The second and third grounds of appeal are interrelated not only because they are raised in the alternative but also because they seek to raise the same issue. This is in relation to the irregularity allegedly attendant upon the imposition of the penalty of dismissal. It was alleged by the applicant and denied by the respondent, that the worker’s committee was not consulted before the penalty of dismissal was imposed. For the purposes of this application, it is not necessary that I determine whether the workers committee was consulted or not before the applicant was dismissed. This is so because not only was this an issue that should have been properly brought in an application for review before the Labour Court, but more importantly, it was never brought to the attention of the court which as a result, did not make any findings on it. Therefore, the court could not have erred as alleged or at all in respect of an issue that was not before it and one that it did not determine.

I now turn to the argument on the fourth ground.

Accepting as the correct position at law that an appeal court should be slow in interfering with findings of fact and the exercise of discretionary power by a lower court, counsel for the applicant submitted that this position does not hold for the Labour Court when exercising its appellate jurisdiction. This is so, he argued, because the Labour Court is not an appellate court strictu sensu in that the enabling Act empowers it to hear matters brought before it on appeal, de novo. It is therefore not confined to determining the matter on the basis of the record before it but can lawfully act as a court of first instance. Further, he submitted that whilst the Labour Court has appellate jurisdiction, the Labour Act [Chapter 28.01], that grants it this jurisdiction also enjoins the court to infuse the equities of the dispute into the resolution of all matters brought before it, appeals included.

The argument by Advocate Phulu has no prospects of success on appeal. This is so because the Supreme Court, has in several cases pronounced itself on the law regarding the exercise of appellate jurisdiction by the Labour Court in matters relating to penalties. This it has done notwithstanding the provisions of 2 of the Labour Act which the applicant sought to rely on. (See Mashonaland Turf Club v George Mutangadura 2012 (1) ZLR 183 (S); Innscor Africa (Private) Limited v L Chimoto SC 6/12; Ajasi Wala v Freda Rebecca Mine SC 56/2016 and Tendai Tamanikwa and Another v Zimbabwe Manpower Development Fund and Another SC73/17.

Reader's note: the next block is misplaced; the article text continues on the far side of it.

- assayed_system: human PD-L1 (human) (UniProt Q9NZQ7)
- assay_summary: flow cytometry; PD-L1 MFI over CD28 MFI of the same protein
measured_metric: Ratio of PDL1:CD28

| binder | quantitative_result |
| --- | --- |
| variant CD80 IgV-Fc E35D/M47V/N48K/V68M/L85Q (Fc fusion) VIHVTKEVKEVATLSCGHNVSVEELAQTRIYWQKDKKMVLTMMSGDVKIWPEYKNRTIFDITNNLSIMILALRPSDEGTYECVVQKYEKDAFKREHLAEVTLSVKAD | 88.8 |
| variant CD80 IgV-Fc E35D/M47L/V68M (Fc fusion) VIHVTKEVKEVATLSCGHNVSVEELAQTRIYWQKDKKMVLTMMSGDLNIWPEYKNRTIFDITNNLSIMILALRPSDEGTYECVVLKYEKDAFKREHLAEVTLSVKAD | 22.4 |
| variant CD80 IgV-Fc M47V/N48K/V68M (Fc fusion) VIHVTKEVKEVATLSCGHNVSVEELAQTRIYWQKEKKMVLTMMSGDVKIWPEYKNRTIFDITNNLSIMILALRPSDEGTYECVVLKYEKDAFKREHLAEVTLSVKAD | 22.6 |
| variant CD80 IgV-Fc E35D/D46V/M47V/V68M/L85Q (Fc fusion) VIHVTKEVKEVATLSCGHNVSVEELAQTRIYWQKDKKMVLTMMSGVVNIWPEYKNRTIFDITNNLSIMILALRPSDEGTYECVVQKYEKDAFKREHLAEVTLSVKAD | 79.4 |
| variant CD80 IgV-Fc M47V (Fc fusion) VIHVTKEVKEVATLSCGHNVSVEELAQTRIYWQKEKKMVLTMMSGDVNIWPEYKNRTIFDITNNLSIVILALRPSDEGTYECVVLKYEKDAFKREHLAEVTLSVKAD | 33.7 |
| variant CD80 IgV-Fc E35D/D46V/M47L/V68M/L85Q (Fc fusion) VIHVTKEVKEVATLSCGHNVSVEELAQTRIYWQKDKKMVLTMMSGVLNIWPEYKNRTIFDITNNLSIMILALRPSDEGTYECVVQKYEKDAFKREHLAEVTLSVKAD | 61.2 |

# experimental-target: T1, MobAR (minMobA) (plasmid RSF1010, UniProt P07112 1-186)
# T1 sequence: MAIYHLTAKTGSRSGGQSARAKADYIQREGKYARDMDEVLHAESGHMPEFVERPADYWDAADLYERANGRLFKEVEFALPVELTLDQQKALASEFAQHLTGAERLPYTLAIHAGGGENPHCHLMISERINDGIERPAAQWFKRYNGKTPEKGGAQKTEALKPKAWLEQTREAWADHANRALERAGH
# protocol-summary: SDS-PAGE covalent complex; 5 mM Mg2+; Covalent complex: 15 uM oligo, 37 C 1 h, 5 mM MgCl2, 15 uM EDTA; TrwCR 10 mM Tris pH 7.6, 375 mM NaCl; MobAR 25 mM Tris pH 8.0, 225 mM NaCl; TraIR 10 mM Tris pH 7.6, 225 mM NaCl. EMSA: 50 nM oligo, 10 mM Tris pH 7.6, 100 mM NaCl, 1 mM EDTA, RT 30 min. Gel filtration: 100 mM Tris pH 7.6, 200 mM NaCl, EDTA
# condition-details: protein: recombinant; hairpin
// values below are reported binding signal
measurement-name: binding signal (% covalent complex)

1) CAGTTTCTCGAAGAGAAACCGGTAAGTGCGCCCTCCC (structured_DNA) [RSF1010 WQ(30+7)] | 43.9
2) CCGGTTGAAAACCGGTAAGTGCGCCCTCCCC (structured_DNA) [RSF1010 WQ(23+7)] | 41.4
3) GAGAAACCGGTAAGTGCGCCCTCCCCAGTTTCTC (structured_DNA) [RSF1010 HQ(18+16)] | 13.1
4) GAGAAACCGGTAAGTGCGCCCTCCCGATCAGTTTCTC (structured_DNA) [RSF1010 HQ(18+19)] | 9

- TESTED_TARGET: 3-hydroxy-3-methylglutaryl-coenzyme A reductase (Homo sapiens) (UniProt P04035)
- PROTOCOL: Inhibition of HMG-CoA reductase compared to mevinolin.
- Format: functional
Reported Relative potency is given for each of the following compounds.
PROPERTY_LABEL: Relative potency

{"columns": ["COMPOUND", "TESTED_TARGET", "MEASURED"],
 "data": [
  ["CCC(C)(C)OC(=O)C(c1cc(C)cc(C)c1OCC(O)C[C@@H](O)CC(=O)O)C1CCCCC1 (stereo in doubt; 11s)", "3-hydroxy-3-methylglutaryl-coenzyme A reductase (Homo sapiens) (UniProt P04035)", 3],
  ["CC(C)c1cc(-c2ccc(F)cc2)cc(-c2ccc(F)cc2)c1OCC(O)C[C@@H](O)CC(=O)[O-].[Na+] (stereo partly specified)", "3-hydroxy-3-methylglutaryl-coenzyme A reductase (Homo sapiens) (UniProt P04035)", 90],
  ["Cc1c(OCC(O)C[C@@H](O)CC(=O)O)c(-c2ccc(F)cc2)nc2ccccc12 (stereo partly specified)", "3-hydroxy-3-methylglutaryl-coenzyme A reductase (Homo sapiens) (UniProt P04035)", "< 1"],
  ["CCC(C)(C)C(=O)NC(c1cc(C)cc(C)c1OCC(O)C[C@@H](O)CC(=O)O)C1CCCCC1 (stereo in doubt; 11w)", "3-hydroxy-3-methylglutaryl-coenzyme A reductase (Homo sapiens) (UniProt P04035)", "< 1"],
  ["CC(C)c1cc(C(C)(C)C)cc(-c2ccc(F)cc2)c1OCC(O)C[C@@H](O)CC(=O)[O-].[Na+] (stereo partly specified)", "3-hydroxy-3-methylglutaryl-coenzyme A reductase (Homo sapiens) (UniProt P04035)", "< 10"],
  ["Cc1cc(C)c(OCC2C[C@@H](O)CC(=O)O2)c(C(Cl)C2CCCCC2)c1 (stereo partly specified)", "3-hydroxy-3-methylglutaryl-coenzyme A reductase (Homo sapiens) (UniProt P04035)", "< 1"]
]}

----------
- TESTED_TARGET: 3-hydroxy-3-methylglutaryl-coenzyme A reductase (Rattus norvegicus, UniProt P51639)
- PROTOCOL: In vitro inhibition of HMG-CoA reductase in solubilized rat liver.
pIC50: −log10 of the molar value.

BHUNU JA writing for the court in Tamanikwa and Another v Zimbabwe Manpower Development Fund (supra) had this to say:

“It being common cause that the respondent committed a dismissible act of misconduct, it was within the employer’s discretion to terminate his employment contract. Following the exercise of that discretion, there was no proper or compelling reason advanced as to why the court a quo or anyone else for that matter should interfere with the exercise of that discretion. In the absence of any cogent reason for interfering with the employer’s discretion, the respondent’s fate was sealed.”

It was not the applicant’s argument that he will seek to have this Court reconsider its decisions in the cases cited above.

In an application for leave to appeal, the judge considering the application acts as a gate-keeper. The role of the judge is to keep out appeals with no prospects of success. It presents itself very clearly to me that an application that raises a point that has already been determined by this Court and has been determined against the very point that the applicant seeks to argue on appeal, is one such application that should not be allowed to pass, unless the applicant shows that it intends to request the Supreme Court to reverse its earlier decision and has some prospects of success in that regard. The applicant has not indicated an intention to request this court to reverse itself.

On the basis of the foregoing, this application cannot succeed.

Regarding costs, I see no justification for these not to follow the cause.

In the result, I make the following order:

The application is dismissed with costs.

Calderwood, Bryce Hendrie &Partners, applicant’s legal practitioners;

Coghlan, Welsh & Guest, respondent’s legal practitioners.

▲ To the top